Spiritual Warfare


Yesterday, I was scheduled to pray to open up the Quad State Legislative Conference. This is a group of legislators from Pennsylvania, Maryland, Virginia and West Virginia who gather each year to discuss issues that affect our region, especially the Interstate 81 corridor which connects all four states. The meeting was held in Martinsburg, West Virginia, about a 25-minute drive from my house.

I had thought through what I might pray for when I got there. I usually thank the Lord for public servants who serve as ministers for the good of the people, pray for them personally including their families, pray for their spiritual lives and ask for godly wisdom as they make decisions for their constituents. I left the house at the time I had planned. Everything was right on schedule until I hit Tuscarora Pike, which was closed.

Now you have to understand where I live. There is a mountain between my house and Martinsburg, so when you encounter a closed road, your options are limited. I was halfway up the mountain when I saw the sign, so after backtracking, finding another way and getting behind a rather slow driver, I lost 40 minutes.

I was going to call a legislator on his cell phone to let him know I was running behind, but for the only time I can remember, my phone just had a black screen. It was fine earlier that morning and was fine when I finally got to the meeting, but was dead when I needed to call someone before the meeting started.

Then I went to the wrong floor of the hotel and couldn’t find the meeting room for a few minutes. When I did arrive, the welcome was being delivered and I wasn’t called on to pray. I had to leave after about an hour. Like I said, it was a bad day.

I asked the Lord “why” a lot yesterday. Why the delays? Why the frustration? Why the opposition? Why was Satan so intent on making me late? After all, it was just a prayer.

It was just a prayer.

As soon as I thought it, I was ashamed. Did that sentence really show what I think about prayer? I call people to pray for their leaders constantly. Deep down, do I really consider prayer something so small that it’s unworthy of satanic opposition?   

Oswald Chambers said, “Prayer does not fit us for the greater work; prayer is the greater work.”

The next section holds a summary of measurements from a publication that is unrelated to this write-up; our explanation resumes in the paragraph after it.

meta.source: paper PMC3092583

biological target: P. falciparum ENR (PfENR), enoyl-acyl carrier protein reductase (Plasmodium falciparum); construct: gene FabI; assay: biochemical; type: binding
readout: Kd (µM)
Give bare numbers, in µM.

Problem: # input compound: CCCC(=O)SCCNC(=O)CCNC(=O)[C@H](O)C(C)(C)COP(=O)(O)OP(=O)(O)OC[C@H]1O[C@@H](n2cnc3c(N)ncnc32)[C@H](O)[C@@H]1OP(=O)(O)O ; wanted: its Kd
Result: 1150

So there’s the confession of my fleshly thought and the rebuke I gratefully received. May we not handle prayer as an insignificant thing.

And please keep praying for your leaders (1 Timothy 2:1-4).

The historic Dunker church at the Antietam Battlefield

The historic Dunker church at the Antietam Battlefield

I stopped by the Antietam battlefield today.  I do this from time to time to connect with my area’s historical roots and, since the battle was the single bloodiest day in American history, remind myself things could be worse.

Today I decided to do my daily Bible reading in the small Dunker church building around which much of the fighting took place early in the day on September 17, 1862.  It was a little cool for mid-June and all one could hear was raindrops slapping the window panes.

When I finished reading, I took a few minutes to look out over the quiet battlefield from the open doorway.  How could something so horrible have happened in such a peaceful place?  Then a challenging thought came to me: I’m in a battle.  I’m in a battle every day as a follower of Christ.

For our struggle is not against flesh and blood, but against the rulers, against the powers, against the world forces of this darkness, against the spiritual forces of wickedness in the heavenly places. (Ephesians 6:12)

I’m reminded, too,  that we in the Church must focus on this battle.  I’m concerned when pastors or political activists quote this verse (as I’ve heard them do), acknowledge the spiritual nature of our struggle, then spend the rest of the time railing against people – the very flesh and blood we aren’t ultimately fighting against.

After verse twelve, Paul lists the weapons of the Christian: truth, righteousness, the gospel of peace, faith, salvation and the Word of God.  Then he asks for prayer.  Not prayer to have success combatting bad government policy, but that

utterance may be given to me in the opening of my mouth, to make known with boldness the mystery of the gospel, for which I am an ambassador in chains; that in proclaiming it I may speak boldly, as I ought to speak. (Ephesians 6:19, 20)

Where is the virtue in winning a war we’re not even called to fight with weapons fashioned by the world’s political system?  When our involvement with our government looks suspiciously like the world’s approach, that’s exactly what we’re doing.